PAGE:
Tuesday, 13 November 2007

World Energy Outlook - 2007

I've started to digest this 670-plus page behemoth. Per the publication copyright terms and conditions, I am permitted to copy / share up to 15% (about 100 pages) without prior written approval of the IEA. Be sure, I'm not going to do that, but here are some relevant data that I found of potential interest.

(all emphasis is mine)

From the executive summary

Urgent action is needed if greenhouse-gas concentrations are to be stabilised at a level that would prevent dangerous interference with the climate system. The Alternative Policy Scenario shows that measures currently being considered by governments around the world could lead to a stabilisation of global emissions in the mid-2020s and cut their level in 2030 by 19% relative to the Reference Scenario. OECD emissions peak and begin to decline after 2015. Yet global emissions would still be 27% higher than in 2005. Assuming continued emissions reductions after 2030, the Alternative Policy Scenario projections are consistent with stabilisation of long-term CO2-equivalent concentration in the atmosphere at about 550 parts per million. According to the best estimates of the Intergovernmental Panel on Climate Change, this concentration would correspond to an increase in average temperature of around 3°C above pre-industrial levels. In order to limit the average increase in global temperatures to a maximum of 2.4°C, the smallest increase in any of the IPCC scenarios, the concentration of greenhouse gases in the atmosphere would need to be stabilised at around 450 ppm. To achieve this, CO2 emissions would need to peak by 2015 at the latest and to fall between 50% and 85% below 2000 levels by 2050. We estimate that this would require energy-related CO2 emissions to be cut to around 23 Gt in 2030 – 19 Gt less than in the Reference Scenario and 11 Gt less than in the Alternative Policy Scenario. In a “450 Stabilisation Case”, which describes a notional pathway to achieving this outcome, global emissions peak in 2012 at around 30 Gt. Emissions savings come from improved efficiency in fossil-fuel use in industry, buildings and transport, switching to nuclear power and renewables, and the widespread deployment of CO2 capture and storage (CCS) in power generation and industry. Exceptionally quick and vigorous policy action by all countries, and unprecedented technological advances, entailing substantial costs, would be needed to make this case a reality.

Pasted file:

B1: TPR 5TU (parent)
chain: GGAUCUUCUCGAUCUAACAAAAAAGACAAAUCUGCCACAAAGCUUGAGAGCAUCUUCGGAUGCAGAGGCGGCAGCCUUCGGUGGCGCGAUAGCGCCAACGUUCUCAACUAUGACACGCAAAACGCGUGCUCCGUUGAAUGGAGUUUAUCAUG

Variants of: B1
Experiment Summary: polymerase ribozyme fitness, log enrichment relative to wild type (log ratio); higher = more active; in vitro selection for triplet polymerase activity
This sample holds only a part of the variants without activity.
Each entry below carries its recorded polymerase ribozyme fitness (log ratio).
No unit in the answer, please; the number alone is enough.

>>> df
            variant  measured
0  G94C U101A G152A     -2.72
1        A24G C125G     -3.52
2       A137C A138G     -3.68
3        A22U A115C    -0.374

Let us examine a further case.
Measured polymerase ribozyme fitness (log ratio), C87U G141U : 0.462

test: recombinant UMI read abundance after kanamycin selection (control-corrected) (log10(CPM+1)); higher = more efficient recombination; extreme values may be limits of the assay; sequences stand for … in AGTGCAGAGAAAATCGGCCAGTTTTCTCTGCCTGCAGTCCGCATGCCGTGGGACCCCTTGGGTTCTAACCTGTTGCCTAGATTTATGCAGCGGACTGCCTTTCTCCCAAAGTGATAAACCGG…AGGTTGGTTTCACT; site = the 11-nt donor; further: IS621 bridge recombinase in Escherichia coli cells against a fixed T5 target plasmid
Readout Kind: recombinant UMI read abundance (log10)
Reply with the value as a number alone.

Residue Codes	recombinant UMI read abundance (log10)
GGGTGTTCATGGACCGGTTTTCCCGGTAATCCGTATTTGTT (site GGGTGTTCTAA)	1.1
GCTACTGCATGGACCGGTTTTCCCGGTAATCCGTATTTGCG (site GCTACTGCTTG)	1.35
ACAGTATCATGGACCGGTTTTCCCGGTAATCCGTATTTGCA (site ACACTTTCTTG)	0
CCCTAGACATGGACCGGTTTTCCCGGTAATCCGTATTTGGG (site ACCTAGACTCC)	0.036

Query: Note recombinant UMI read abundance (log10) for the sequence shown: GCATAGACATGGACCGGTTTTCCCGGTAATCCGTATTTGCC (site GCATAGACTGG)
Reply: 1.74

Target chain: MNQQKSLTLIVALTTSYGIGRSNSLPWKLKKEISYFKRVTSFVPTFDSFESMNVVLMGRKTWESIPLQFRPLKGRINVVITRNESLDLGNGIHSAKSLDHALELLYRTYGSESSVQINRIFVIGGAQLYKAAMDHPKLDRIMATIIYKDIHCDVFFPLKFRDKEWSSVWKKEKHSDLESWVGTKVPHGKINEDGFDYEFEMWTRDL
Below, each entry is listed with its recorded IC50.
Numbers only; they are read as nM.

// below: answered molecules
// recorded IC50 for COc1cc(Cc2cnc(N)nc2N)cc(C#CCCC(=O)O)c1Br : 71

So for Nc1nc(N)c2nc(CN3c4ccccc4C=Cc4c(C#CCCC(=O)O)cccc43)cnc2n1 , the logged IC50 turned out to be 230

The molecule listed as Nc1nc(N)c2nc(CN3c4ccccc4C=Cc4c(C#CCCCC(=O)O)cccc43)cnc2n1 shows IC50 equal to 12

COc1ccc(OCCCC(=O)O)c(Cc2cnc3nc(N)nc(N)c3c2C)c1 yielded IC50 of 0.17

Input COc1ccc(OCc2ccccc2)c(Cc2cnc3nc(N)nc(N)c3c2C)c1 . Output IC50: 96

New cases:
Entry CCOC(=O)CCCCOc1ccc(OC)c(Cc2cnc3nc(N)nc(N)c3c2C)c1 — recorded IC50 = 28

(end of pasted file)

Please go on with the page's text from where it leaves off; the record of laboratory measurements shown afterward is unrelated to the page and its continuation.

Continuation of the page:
Clearly, exceptionally vigorous policy action – entailing substantial costs – would be needed to make the 450 Stabilisation Case a reality. Such action would need to start immediately: each year of delay would reduce substantially the likelihood of achieving the target.

The below trend reflects the required energy supply changes required to satisfy the 450 stabilisation case. These changes are to be made IN ADDITION to aggressive changes (which already include significant increases in nuclear power) required to satisfy the 'Alternative Policy Scenario'.

And for those of you worried about the future of coal - fear not. You'll notice that the overall demand for coal doesn't change too much (add the brown and the red) - even within the most aggressive scenario as shown below. Anyone claiming any differently, is just promoting a culture of fear to get votes.

And there is much, MUCH more. Their message is clear - urgent, global action is required 'immediately', and that action will include - among many other changes - the significant deployment of additional nuclear power generation technologies around the world.

1 comment:

  1. The IEA's World Energy Outlook 2007 executive summary (several languages), fact sheets and key graphics can be downloaded from http://www.worldenergyoutlook.org/2007.asp